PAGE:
Bryn Mawr Classical Review

BMCR 2016.06.35 on the BMCR blog

Bryn Mawr Classical Review 2016.06.35

Annie Caubet, Sabine Fourrier, Marguerite Yon, Kition-Bamboula VI: le sanctuaire sous la colline. Travaux de la Maison de l'Orient et de la Méditerranée. Série recherches archéologiques, 67.   Lyon:  Maison de l'Orient et de la Méditerranée, 2015.  Pp. 414; Plans IX.  ISBN 9782356680488.  €44.00 (pb).  

Reviewed by Giorgos Papantoniou, University of Bonn (

[Authors and titles are listed below.]

This volume covers the stratigraphic sequence, the architecture and the material culture of the Iron Age sanctuary of Kition-Bamboula, conventionally called ‘of Astarte and Herakles-Melqart’.

In the Introduction Caubet (the excavator of the sanctuary area), Fourrier (the new director of the French mission at Kition), and Yon (the former director) offer a brief historiography of the research conducted at the site of Bamboula, outlining also the contents of the present volume. Sanctuary stratigraphy spans from the early Cypro-Geometric to the early Hellenistic period, but the cultic function of the place can only be confirmed from Cypro-Geometric III, i.e., from the ninth century BC onwards. This fact does not come as a surprise, as this is the case for many Early Iron Age sanctuaries on the island.1 The sanctuary also provides evidence for continuity during the Hellenistic period, when the Ptolemies abolished the polity of Kition, which had sided with the Antigonids during the wars of Alexander’s successors. This volume presents the results of the excavations in ‘chantier B’, where the Cypro-Geometric and Cypro-Archaic phases have been recovered below strata dating to later periods. Although various depositional issues —like the presence of later occupational phases—rendered the identification of these earlier phases of the sanctuary difficult, the problem has here been handled successfully; the character and operation of the sanctuary are contextualized from its foundation in the Cypro-Geometric to its architectural restructuring during the Cypro- Classical period (pp. 16-17). Considering the limited physical evidence currently at our disposal about ritual and cult during the first millennium BC, and especially in the Early Iron Age, in Cyprus, this book is a major addition to the existing archaeological literature.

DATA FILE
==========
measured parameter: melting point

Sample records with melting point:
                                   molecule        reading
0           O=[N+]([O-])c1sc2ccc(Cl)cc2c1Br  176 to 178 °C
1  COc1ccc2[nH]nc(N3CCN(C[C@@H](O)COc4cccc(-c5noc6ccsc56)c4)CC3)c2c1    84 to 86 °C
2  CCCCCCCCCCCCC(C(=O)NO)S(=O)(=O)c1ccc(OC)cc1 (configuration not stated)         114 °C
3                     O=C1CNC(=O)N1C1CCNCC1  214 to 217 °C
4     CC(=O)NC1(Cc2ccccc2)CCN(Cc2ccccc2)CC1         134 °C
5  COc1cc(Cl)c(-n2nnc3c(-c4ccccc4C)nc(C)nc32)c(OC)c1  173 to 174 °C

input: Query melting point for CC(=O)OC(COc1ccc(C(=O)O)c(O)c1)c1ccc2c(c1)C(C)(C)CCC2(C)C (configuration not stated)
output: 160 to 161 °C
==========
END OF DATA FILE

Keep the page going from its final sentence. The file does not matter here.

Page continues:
The first part, written mostly by Fourrier (in collaboration with Caubet and Callot for Chapter 1, and Dardaillon for Chapter 2), presents the architectural phases of the excavated area. Chapter 1 is based on a careful stratigraphic analysis of the evidence. The material and associated strata and contexts from the Bamboula sanctuary are also compared to the respective strata at the sanctuary of Kition-Kathari, excavated and published by Karageorghis and his collaborators. The volume, therefore, provides the ground to move towards a more synthetic and diachronic study of the evolution of the urban center of Kition from the Late Bronze Age to the beginning of the Hellenistic period.

Chapter 2 focuses on the workshops of phase III (Cypro-Archaic I). The links between sanctuaries, elites, and production, especially of copper, during the Late Bronze Age is a debated subject in Cypriot archaeology, even if almost every scholar agrees that some kind of connection existed. Iron Age evidence remains largely unpublished but it is becoming apparent that the main business of the Cypriot polities in that phase was, like in the Bronze Age, also the economy of copper. Like the workshops of the Late Cypriot sanctuary at Kition-Kathari, the Iron Age workshops at Bamboula also deal with textile and metallurgical production, although without direct access to the sanctuary. Comparative evidence, distance from the main sanctuary, votive material and cultic structures found within the Bamboula workshops suggest that a connection with ritual also existed (pp. 101-102). Nonetheless, in this context, it has to be noted that the material related to metallurgy in Bamboula is very scarce and, as in the case of Kathari, it excludes the possibility of large-scale primary production of copper. The presence of Hathor—protectress of the metal industry—in Kition (see below), is another indicator of the connection between metallurgy and religion in the Iron Age.

The second part of the volume is divided into seven chapters on finds and artefacts. Chapter 1, Part A (by Fourrier) investigates Cypriot and Levantine pottery of the Cypro-Geometric and Cypro-Archaic periods, while Part B (by Chirpanlieva) deals with imported Greek pottery from the Cypro-Geometric to the Cypro-Classical period. The Cypriot and Levantine pottery assemblages are studied together, not only because they are found in the same contexts, but also because of their technological, typological and stylistic affinities, which raise various methodological issues (p. 111).